All relative foster families are strongly encouraged to become licensed foster
homes. A licensing representative visits the relative foster parents and explains
the financial and procedural differences. The licensing representative works with
the relative in completing the Application Packet and helps in scheduling
fingerprinting appointments. Catholic Charities will offer to drive the relatives to
their fingerprinting appointments if transportation is unavailable.
Co-Training with Staff
The agency strictly enforces the 402 Licensing Standards and provides training
to all caseworkers on all changes in licensing standards. All changes in
procedure are reviewed at the weekly staff meetings.
Mutual Assessment Need for Training
Catholic Charities mails the “Foster Parent Feedback Survey” (Appendix J) to
every foster parent to assess training needs and desires. Both caseworkers and
licensing representatives meet regularly with the foster parents to assist them in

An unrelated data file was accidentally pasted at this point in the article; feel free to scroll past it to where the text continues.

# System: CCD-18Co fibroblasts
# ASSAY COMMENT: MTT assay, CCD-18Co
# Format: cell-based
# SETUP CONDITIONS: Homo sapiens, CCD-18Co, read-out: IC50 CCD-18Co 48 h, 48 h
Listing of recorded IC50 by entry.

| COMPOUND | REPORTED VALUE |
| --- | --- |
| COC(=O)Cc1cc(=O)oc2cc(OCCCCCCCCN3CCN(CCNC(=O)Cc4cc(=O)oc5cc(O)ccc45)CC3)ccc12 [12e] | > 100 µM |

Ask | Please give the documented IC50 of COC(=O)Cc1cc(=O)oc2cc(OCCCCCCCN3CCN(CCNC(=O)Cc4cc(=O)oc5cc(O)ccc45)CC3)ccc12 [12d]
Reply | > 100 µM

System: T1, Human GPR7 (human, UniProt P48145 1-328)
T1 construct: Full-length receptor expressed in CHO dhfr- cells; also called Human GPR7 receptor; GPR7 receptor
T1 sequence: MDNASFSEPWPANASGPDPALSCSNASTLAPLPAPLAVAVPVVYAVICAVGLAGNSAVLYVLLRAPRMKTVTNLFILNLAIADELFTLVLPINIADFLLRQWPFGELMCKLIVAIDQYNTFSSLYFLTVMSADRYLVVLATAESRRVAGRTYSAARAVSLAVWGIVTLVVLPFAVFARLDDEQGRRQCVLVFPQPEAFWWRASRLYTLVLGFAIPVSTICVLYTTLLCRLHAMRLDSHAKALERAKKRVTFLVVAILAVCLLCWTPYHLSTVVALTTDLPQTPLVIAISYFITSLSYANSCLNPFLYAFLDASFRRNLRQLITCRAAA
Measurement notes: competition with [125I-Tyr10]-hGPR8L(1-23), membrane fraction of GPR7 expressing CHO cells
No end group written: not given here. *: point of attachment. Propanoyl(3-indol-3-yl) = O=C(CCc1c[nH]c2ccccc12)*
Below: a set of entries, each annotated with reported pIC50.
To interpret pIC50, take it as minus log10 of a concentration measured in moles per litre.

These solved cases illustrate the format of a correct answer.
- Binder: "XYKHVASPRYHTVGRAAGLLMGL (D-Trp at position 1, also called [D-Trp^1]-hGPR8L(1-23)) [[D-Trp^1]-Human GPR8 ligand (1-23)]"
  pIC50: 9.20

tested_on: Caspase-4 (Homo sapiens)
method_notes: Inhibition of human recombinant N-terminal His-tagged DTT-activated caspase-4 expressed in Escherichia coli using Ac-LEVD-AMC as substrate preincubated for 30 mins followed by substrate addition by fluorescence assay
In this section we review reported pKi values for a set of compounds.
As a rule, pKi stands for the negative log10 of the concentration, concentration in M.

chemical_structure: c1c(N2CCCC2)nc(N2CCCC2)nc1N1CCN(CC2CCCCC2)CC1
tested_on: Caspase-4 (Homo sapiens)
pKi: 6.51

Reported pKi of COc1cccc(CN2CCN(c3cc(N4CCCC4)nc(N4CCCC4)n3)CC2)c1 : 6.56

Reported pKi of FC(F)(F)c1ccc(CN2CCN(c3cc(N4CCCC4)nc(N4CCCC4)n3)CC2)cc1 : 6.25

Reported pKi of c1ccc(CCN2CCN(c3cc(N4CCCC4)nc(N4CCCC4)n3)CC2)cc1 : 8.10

any training needs they may have. If trainings become available to address foster
parents’ specific training needs, the licensing representatives will contact the
foster parents specifically to encourage their attendance. This is in addition to
general mailings about training schedules.
Placement Specific Training
Foster parents receive training that is appropriate to the needs of the children
placed in their home. Children with more specialized needs are offered
resources for themselves and their foster parents as needed. Training goals are
mutually agreed on with the foster parents and the licensing representative.
Examples of acceptable trainings would be videotapes and written reports,
books, health service agency trainings, school presentations, the DCFS Lending
All foster parents are provided with current schedules of local In-Service Module
Trainings and are encouraged to attend. In some areas local foster parent
support groups provide monthly trainings, which the agency encourages foster
parents and staff to attend. Licensing representatives assist foster parents in
individual training through the Lending Library. Renewal training hours are
offered through the agency and a variety of community resources. Foster
parents are notified of other training resources through newsletters and local